CreateFile Permissions do not match mode parameter

I’m new to zig, and I ran into a problem on my first attempt to write a program. I just wanted to know how to create and write to a file and was exploring the documentation of the standard library, when I encountered a problem.Hopefully you can help me.

Consider the following code snippet:

const std = @import("std");

pub fn main() !void {
    const permissions = 0o666;
    var file = try std.fs.cwd().createFile("sample.txt", .{ .mode = permissions }); 
    defer file.close();

When running this I get a file “sample.txt” but the permissions are:

-rw-rw-r-- 1 fuhl fuhl    0 Jul 11 20:32 sample.txt

which corresponds to 0o664 not 0o666 like I requested in the source.
No matter what I try the “world” write permissions are always omitted. If I leave out the parameter the default value should be applied. According to the stdlib the default value ist 0o666 which corresponds to “-rw-rw-rw-”, but I get “-rw-rw-r–”

Is this my fault, or is there a problem with the stdlib? Sorry if I missed something obvious.


Btw.: I run the precompiled zig 0.12.0 x86_64 binary on Ubuntu 22.04.4 LTS



You can change permissions after creation

try file.chmod(permissions);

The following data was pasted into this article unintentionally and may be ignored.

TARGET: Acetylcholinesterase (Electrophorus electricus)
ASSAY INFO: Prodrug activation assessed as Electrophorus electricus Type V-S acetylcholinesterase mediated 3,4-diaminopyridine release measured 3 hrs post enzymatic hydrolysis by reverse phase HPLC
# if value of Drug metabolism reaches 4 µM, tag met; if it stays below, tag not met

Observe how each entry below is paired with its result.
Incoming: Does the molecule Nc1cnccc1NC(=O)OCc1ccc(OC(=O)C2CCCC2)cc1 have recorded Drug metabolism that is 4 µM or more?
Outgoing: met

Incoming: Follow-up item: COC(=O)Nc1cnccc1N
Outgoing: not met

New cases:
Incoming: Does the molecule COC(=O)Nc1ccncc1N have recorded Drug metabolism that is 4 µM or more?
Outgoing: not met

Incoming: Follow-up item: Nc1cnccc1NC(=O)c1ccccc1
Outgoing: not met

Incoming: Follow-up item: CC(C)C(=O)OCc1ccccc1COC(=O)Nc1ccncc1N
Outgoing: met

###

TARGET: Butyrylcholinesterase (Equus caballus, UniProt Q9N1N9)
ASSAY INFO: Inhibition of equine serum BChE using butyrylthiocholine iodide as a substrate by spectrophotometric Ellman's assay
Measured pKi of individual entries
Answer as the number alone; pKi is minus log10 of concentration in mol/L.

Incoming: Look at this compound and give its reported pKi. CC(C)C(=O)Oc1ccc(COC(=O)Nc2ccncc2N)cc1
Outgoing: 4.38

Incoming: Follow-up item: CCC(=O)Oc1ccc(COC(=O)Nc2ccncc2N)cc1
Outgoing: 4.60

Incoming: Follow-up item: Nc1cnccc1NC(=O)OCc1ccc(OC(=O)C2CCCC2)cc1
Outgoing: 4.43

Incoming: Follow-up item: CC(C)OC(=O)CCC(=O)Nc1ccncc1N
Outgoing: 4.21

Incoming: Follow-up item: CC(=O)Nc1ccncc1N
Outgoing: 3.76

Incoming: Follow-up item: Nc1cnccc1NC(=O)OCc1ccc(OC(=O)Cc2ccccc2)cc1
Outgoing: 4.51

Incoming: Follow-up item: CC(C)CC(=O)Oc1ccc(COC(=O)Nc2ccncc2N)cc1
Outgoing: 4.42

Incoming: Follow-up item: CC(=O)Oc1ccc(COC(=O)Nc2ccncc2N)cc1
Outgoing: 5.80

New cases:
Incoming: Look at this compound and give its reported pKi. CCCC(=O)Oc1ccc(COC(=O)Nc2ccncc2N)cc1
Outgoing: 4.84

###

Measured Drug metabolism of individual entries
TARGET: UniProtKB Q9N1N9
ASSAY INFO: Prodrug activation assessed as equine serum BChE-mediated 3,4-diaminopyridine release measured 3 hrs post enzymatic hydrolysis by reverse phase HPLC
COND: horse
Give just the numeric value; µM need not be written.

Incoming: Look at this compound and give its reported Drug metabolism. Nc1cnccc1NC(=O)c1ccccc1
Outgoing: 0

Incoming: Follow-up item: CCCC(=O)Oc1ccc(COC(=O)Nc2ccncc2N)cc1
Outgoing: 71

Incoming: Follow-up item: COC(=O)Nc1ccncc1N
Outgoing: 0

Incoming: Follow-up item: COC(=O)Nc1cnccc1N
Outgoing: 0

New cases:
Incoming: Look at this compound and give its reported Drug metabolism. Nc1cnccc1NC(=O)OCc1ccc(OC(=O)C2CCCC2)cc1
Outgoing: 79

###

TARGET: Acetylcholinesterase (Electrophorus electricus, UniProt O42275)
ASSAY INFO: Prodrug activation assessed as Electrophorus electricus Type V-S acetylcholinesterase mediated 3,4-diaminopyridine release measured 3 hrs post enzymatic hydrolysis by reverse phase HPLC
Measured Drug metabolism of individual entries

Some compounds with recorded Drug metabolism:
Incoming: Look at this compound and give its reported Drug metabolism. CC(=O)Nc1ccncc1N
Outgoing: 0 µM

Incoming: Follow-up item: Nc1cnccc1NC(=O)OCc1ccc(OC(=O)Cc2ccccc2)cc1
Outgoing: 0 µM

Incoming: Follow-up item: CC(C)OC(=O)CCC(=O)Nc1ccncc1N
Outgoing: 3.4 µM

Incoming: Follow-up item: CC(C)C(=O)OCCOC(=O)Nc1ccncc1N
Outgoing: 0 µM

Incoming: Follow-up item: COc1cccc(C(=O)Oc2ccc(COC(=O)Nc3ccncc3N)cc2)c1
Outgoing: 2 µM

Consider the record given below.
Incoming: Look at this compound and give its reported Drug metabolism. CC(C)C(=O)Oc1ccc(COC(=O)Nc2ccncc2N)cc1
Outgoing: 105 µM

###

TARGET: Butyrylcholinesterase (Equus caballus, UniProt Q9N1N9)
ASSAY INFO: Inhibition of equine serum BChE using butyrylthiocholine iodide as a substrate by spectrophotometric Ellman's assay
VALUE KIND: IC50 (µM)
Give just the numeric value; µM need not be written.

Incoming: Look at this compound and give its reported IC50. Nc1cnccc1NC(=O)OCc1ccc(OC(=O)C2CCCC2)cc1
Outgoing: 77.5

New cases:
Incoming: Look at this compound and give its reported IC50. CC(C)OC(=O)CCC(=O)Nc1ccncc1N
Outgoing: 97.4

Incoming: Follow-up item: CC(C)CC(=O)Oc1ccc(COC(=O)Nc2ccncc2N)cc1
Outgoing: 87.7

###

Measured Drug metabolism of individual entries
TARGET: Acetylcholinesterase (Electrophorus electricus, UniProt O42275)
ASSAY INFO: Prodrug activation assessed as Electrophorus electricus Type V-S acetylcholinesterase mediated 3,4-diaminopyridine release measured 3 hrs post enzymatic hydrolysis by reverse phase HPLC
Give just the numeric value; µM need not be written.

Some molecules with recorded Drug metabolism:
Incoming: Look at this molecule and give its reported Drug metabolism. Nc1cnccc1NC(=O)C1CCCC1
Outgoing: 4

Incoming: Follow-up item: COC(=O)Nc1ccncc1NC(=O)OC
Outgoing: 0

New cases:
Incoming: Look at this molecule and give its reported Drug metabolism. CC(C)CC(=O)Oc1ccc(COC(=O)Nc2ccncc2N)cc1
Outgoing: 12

Thank you for your answers.
However, that does not solve the problem. I know how to change permissions. The problem is that the createFile function does not work as specified. There is a bug in the standard library that needs to be fixed.

I can reproduce the behavior locally, but it is not Zig-caused.

$ zig build-exe createfileperms.zig
$ strace ./createfileperms
openat(AT_FDCWD, "sample.txt", O_WRONLY|O_CREAT|O_TRUNC|O_CLOEXEC, 0666) = 3

So 0666 is being passed to the openat syscall by Zig.

umask seems to be the answer.

$ umask
$ umask 0
$ zig run createfileperms.zig
$ ls -la sample.txt
-rw-rw-rw- 1 ryan ryan 0 Jul 12 05:15 sample.txt

I opened an issue on github

Maybe it’s not a bug. In the source file std/fs/File.zig I see this:

/// This is the default mode given to POSIX operating systems for creating
/// files. `0o666` is "-rw-rw-rw-" which is counter-intuitive at first,
/// since most people would expect "-rw-r--r--", for example, when using
/// the `touch` command, which would correspond to `0o644`. However, POSIX
/// libc implementations use `0o666` inside `fopen` and then rely on the
/// process-scoped "umask" setting to adjust this number for file creation.
pub const default_mode = switch (builtin.os.tag) {
    .windows => 0,
    .wasi => 0,
    else => 0o666,


squeek502 is right

It’s not a bug. It’s your Operating System. Zig asks to create a file and your OS handles the request.

If you run umask in linux you get


Your 666 will become 644. ie 022 will be removed or Umasked.

This is why 777 would give you 755 if you tried it.

to set the Umask to 000 on your operating system try

umask 000

In full

umask 000

zig run main.zig

$ ls -l
-rw-rw-rw- 1 xxxxx xxxxx  0 Jul 15 12:34 sample.txt

$ umask

Hope that make sense.